Laparoscopic surgery has become a state of the art technique in many fields of surgical treatment, providing better clinical outcomes than open surgery without compromising the oncological results.

 Procedures Routinely Performed 


The systematic reviews and meta-analysis that compared the clinical outcome of laparoscopic vs open appendectomy clearly showed an advantage of the laparoscopic procedure. Laparoscopic appendectomy has been proven to be a safe and feasible procedure in the treatment of acute appendicitis and even complicated appendicitis. Research on the laparoscopic appendectomy maintain that in addition to an improved diagnostic accuracy, the procedure lowers the number of wound infections, results in less pain, faster recovery, and an earlier return to work.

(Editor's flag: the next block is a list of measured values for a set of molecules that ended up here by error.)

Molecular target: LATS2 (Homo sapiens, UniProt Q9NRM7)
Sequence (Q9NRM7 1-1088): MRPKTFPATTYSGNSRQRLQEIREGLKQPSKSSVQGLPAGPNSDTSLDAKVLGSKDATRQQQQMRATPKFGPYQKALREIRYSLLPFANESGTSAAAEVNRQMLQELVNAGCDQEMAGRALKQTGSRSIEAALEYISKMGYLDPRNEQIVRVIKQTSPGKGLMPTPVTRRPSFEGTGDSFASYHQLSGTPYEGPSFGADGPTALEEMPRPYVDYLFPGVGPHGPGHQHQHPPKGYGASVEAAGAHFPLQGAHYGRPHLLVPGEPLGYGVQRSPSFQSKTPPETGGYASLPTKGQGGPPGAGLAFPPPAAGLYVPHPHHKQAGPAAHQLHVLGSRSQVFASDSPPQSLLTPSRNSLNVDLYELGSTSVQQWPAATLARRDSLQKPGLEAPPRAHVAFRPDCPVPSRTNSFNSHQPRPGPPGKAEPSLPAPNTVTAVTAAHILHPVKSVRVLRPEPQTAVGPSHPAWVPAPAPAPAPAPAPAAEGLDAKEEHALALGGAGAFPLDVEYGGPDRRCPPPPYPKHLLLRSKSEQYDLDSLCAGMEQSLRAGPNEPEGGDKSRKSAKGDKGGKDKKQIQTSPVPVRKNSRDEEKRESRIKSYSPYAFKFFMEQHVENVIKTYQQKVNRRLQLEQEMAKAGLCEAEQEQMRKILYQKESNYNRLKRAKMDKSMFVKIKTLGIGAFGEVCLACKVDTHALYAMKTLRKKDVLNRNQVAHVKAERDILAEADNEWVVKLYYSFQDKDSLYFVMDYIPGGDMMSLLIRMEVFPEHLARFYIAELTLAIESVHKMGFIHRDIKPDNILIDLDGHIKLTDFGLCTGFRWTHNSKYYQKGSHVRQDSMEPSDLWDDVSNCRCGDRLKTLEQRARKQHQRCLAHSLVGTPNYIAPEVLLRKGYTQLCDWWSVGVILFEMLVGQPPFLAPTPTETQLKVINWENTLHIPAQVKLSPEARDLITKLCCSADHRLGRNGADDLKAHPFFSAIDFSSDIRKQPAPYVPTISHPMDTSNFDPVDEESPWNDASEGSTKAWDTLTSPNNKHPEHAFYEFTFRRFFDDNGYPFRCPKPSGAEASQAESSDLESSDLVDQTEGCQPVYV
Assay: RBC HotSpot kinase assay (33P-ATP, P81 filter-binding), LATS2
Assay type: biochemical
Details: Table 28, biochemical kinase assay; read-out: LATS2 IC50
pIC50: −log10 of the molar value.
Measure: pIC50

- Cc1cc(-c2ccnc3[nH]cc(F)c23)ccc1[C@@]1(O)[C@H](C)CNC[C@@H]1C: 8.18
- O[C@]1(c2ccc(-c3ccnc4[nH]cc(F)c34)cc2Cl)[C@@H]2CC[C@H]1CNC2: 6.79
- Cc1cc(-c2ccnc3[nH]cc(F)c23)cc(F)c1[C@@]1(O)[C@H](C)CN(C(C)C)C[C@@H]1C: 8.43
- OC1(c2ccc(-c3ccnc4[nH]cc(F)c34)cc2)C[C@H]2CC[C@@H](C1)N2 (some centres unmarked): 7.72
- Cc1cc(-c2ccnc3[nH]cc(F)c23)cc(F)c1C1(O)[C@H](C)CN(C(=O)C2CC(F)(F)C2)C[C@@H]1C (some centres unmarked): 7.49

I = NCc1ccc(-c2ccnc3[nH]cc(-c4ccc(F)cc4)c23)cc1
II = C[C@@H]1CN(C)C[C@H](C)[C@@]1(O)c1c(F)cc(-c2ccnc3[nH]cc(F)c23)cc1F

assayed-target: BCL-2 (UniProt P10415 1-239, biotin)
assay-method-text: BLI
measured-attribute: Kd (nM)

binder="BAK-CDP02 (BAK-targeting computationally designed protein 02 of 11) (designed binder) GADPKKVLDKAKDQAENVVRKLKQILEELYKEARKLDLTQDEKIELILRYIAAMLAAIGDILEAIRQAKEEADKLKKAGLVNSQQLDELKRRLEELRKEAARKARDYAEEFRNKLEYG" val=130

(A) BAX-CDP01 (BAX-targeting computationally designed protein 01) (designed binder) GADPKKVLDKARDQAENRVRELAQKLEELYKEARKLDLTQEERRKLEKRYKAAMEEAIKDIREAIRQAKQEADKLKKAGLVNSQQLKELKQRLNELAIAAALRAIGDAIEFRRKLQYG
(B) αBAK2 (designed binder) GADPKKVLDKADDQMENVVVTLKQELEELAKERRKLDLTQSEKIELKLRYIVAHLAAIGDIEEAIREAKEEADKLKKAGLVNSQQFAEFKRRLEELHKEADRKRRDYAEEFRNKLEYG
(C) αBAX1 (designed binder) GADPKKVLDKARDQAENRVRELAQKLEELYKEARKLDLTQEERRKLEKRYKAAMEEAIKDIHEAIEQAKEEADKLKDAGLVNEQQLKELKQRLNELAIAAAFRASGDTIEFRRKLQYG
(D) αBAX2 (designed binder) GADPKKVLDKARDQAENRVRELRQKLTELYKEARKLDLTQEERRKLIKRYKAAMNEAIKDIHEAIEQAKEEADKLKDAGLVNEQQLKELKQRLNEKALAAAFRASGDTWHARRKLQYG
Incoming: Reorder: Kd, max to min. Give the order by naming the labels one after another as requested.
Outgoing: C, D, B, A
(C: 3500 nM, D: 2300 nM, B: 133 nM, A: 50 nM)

There is no significant difference in morbidity and mortality compared to those who undergo open surgery. In fact, they have faster recovery and shorter hospital stay. Although mini-laparotomy has a similar overall outcome, Research shows no difference between laparoscopic and minimally open and conventional open surgery in terms of morbidity and mortality.

Laparoscopic cholecystectomy is proven as a safe and feasible technique; concerning cardiac and respiratory complications, it shows superiority over open surgery in elderly patients.

As a result, patients experienced a lower incidence of postoperative complications, such as blood loss and bacterial contamination of ascites - an important cause of in-hospital morbidity and mortality.

Esophageal surgery